Ceteris Paribus or Not: Joe Issa Says As Jamaicans We Are Not a Bad People Urging “Big Up Uno Self!”

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In a New Year’s interview about his reflections of 2016, the crime issue and how it portrays and impacts the country, popular Ocho Rios business leader Joe Issa, has said that despite the mayhem being caused by an insignificant yet impactful minority, Jamaica is not a bad country, even when all things are not equal.

Submitted: February 08, 2017

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Submitted: February 08, 2017

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In a New Year’s interview about his reflections of 2016, the crime issue and how it portrays and impacts the country, popular Ocho Rios business leader Joe Issa, has said that despite the mayhem being caused by an insignificant yet impactful minority, Jamaica is not a bad country, even when all things are not equal.

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 “Jamaica is revered throughout the world – our people, culture, music and now sporting prowess; yet, so many of us think we are of the worst kind; well, I don’t think so. Big up Jamaica!

 

“Others can see it, yet so many of us don’t,” Issa says, referencing the experience of a Canadian policeman, from a force which the JCF has hosted here and was tipped to offer assistance, noting that “he would be acquainted with our crime issue, especially since it’s not his first visit to the island along with his wife.”

 

Letter of the Day in The Gleaner titled, “An open letter to Montego Bay: Jamaica - a paradise found”, Issa pokes: “Wait till you get to that part when he said, ‘He asked nothing for this, and we were treated to a tremendous day trip. Wayne should be commended for his pride in Jamaica and its people’, to which Issa responds, “That’s the typical Jamaican, taking tourists out and giving them a nice time just for pleasure and not gain.”

 

Considered in local newspapers as a tourism guru having developed the reputation as a turnaround manager in his family’s SuperClubs chain of all-inclusive resorts which he run and won several local and international awards in the process, analysts say Issa is best poised to know how visitors characterize their vacation experience in Jamaica.

 

“In my time the vast majority of visitors say they enjoyed their stay here and love the people, cuisine, service, entertainment and the beach, among others, highlighting special experience of acts of Jamaican kindness which, I know is within us to exercise,” says Issa who, through Cool Charities, a subsidiary of his Cool Group is giving back to communities in the form of education of disadvantaged children.

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Noting that the decades-old letter to the Gleaner editor could have been written today, Issa cites a part which brings out the true Jamaican even when things are far from equal. In that part the visitor was describing the good times he was having on the Hip Strip where he was staying on his second visit.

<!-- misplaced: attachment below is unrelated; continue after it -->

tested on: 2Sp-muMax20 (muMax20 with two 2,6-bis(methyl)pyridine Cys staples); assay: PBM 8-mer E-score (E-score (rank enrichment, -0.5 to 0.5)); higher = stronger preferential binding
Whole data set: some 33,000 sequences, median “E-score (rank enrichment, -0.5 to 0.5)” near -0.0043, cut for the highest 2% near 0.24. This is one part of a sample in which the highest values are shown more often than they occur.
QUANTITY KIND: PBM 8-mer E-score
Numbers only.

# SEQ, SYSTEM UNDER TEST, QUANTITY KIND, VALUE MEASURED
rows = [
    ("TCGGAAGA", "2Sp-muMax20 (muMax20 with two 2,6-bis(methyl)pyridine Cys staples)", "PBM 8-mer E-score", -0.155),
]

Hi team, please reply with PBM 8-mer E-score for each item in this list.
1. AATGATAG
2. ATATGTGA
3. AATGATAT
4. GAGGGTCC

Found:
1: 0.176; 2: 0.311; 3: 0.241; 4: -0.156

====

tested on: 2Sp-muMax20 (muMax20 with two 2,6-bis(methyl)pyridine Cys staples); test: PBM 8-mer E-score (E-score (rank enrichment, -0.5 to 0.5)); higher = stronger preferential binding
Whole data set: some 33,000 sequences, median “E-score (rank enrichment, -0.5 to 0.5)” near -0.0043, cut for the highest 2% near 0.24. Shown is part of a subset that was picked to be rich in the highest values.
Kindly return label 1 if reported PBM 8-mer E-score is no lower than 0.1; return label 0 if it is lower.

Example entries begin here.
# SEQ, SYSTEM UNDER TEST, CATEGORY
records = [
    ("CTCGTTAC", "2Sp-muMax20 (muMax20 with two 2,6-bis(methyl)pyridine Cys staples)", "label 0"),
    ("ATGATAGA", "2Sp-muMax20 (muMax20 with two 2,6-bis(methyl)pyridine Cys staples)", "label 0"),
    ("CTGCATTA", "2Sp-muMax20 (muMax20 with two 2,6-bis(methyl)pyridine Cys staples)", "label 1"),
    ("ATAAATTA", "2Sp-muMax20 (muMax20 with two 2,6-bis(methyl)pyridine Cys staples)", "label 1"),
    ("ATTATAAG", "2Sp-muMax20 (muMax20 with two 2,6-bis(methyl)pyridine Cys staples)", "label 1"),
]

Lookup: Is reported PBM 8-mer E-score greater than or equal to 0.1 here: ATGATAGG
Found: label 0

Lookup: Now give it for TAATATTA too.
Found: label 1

“I met a young man named David, who had one leg. We talked like old friends one morning, early, when I went for my walk. Again, he asked for nothing, only my company. I learned about his country and he about mine. Trust me, I am not naive. I know the difference between whether I am being hustled or not.”

 

Issa hastens further to get to the end of the letter, stating “it’s the best part…it puts everything into perspective.”

 

“Much is sometimes made of Jamaica’s struggles with violence. Some people here in Canada even asked us why we would take the risk of vacationing in Jamaica. Certainly January was a difficult month for violence.

 

“My wife and I have travelled extensively in the world. The answer is this: some of the finest people I have ever met, anywhere, were in Jamaica. The kindness, the genuine nature of their personalities, the strong spiritual strength that was exuded by everything that they did, made them such a pleasure to be associated with.

 

“Reading the Gleaner every day, with the letters and editorials, it was obvious that Jamaica abounds with persons of this sort – fine, upstanding people who only want the best for their country and countrymen and women.

 

Image result for pics of montego bay jamaica “The struggles are there, to be sure. Nuisance drug dealers abound, which takes away from the beauty of the city. Violence, however, encapsulated within small areas, cannot be tolerated. Poverty rears its head often.

 

“Yet, the beauty of Jamaica and especially its people overwhelms all of that. I speak as a police officer of 21 years service here in Canada, who has seen much. My wife is a nurse with similar years of service. We could likely be accused at times of being jaded by what we have seen; yet we see the beauty in our own city and nation, every day.

 

“Jamaica is a paradise – and not a paradise lost, but found. We will be back soon,” says Curtis Kemp from Regina, Canada, Via Go-Jamaica


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